I've recently been re-learning some physics, and a question came to me when looking over Hooke's law:
In the following I am always assuming that the force required for permanent deformation is sufficiently large and thus irrelevant for my purposes.
Hooke's Law gives that the force applied to a spring is linearly proportional to the displacement, i.e. $F \propto x$. I am wondering how one might accomplish a system where the proportionality is quadratic ($F \propto x^2$). What about cubic? ... What about for any arbitrary degree? ($F \propto x^n$) by using only linear components such as ideal springs that obey Hooke's law.
One thought that came to my mind was that this might be possibly by using some combination of multiple springs, some in series and some in parallel. But I am not certain if this would work.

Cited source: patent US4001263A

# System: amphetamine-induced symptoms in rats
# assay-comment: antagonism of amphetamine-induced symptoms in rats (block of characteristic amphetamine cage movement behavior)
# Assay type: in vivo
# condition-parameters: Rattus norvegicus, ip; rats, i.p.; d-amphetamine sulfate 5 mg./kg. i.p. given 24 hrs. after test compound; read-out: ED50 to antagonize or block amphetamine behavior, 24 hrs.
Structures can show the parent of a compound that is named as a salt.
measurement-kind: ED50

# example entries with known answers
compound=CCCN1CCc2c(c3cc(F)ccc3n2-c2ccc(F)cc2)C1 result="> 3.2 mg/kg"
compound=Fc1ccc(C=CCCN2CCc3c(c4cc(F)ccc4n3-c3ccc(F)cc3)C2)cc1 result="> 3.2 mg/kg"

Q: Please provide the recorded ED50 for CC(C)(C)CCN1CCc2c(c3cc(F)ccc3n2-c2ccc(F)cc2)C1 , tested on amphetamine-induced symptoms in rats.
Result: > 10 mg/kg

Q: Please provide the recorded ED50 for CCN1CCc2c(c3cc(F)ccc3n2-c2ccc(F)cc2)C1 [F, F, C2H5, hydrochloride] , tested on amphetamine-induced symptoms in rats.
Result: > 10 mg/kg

Alternatively, in my research prior to posting this I discovered other types of springs such as a torsion spring, possibly something like this could be used in combination in some way?
The primary focus of this question is to understand whether a system built out of ideal spring-like components that react with forces linear to their displacement, can as a whole, exhibit a force that reacts nonlinearly to its displacement.